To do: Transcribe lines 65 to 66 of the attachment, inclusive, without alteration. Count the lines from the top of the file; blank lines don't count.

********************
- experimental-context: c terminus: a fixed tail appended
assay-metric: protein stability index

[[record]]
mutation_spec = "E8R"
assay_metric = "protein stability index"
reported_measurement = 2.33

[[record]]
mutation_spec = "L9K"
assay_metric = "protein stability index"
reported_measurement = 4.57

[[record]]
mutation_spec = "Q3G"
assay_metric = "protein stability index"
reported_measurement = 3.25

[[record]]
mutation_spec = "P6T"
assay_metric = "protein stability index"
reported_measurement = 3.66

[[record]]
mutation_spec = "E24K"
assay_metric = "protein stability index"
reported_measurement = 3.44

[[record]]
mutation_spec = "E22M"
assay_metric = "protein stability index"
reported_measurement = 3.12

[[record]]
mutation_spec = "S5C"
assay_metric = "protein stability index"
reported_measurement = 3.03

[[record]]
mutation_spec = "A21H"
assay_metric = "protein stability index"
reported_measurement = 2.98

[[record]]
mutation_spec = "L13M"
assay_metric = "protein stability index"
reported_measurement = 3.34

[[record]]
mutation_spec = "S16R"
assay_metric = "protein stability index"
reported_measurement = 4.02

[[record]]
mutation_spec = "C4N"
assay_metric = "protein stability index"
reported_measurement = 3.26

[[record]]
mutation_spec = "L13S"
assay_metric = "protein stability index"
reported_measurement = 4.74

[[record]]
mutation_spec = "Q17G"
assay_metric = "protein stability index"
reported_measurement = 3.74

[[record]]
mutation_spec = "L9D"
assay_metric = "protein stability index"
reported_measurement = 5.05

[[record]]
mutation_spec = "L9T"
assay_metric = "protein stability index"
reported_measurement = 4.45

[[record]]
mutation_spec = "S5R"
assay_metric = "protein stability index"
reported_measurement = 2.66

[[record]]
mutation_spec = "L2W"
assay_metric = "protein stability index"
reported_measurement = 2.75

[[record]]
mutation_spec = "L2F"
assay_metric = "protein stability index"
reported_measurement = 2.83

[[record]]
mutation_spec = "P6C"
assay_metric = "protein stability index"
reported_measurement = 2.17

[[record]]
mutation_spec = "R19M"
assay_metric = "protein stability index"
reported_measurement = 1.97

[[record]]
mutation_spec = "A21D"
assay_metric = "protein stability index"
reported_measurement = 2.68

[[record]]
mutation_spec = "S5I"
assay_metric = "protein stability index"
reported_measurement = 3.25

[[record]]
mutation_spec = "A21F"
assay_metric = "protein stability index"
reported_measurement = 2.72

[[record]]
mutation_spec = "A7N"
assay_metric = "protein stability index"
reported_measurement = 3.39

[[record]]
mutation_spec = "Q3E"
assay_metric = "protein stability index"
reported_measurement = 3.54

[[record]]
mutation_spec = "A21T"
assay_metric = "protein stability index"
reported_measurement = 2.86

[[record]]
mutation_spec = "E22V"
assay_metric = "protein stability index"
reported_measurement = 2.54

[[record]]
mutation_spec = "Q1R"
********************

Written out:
assay_metric = "protein stability index"
reported_measurement = 2.66